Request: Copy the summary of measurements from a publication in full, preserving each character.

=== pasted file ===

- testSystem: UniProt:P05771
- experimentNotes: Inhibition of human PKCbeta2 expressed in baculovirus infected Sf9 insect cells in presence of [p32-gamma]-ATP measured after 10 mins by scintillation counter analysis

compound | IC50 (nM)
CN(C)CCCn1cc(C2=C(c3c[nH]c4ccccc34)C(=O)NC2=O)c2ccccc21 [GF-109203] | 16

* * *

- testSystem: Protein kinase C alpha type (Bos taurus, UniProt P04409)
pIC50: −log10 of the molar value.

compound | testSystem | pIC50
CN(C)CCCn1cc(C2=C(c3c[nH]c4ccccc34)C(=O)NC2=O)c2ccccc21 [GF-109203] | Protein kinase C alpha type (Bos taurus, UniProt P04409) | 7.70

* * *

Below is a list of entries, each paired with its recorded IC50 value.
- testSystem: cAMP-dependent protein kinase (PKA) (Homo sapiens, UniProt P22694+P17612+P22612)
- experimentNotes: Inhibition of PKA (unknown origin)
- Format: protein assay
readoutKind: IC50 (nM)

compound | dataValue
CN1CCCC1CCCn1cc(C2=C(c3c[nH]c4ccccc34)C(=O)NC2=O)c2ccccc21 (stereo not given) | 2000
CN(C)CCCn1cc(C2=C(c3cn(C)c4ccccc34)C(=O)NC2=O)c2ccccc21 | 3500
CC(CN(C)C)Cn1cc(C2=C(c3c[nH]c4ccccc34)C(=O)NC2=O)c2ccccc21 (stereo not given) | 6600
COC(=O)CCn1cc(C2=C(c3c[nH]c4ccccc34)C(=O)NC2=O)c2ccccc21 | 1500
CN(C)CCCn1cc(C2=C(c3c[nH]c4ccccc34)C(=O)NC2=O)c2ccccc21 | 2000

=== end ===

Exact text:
- testSystem: UniProt:P05771
- experimentNotes: Inhibition of human PKCbeta2 expressed in baculovirus infected Sf9 insect cells in presence of [p32-gamma]-ATP measured after 10 mins by scintillation counter analysis

compound | IC50 (nM)
CN(C)CCCn1cc(C2=C(c3c[nH]c4ccccc34)C(=O)NC2=O)c2ccccc21 [GF-109203] | 16

* * *

- testSystem: Protein kinase C alpha type (Bos taurus, UniProt P04409)
pIC50: −log10 of the molar value.

compound | testSystem | pIC50
CN(C)CCCn1cc(C2=C(c3c[nH]c4ccccc34)C(=O)NC2=O)c2ccccc21 [GF-109203] | Protein kinase C alpha type (Bos taurus, UniProt P04409) | 7.70

* * *

Below is a list of entries, each paired with its recorded IC50 value.
- testSystem: cAMP-dependent protein kinase (PKA) (Homo sapiens, UniProt P22694+P17612+P22612)
- experimentNotes: Inhibition of PKA (unknown origin)
- Format: protein assay
readoutKind: IC50 (nM)

compound | dataValue
CN1CCCC1CCCn1cc(C2=C(c3c[nH]c4ccccc34)C(=O)NC2=O)c2ccccc21 (stereo not given) | 2000
CN(C)CCCn1cc(C2=C(c3cn(C)c4ccccc34)C(=O)NC2=O)c2ccccc21 | 3500
CC(CN(C)C)Cn1cc(C2=C(c3c[nH]c4ccccc34)C(=O)NC2=O)c2ccccc21 (stereo not given) | 6600
COC(=O)CCn1cc(C2=C(c3c[nH]c4ccccc34)C(=O)NC2=O)c2ccccc21 | 1500
CN(C)CCCn1cc(C2=C(c3c[nH]c4ccccc34)C(=O)NC2=O)c2ccccc21 | 2000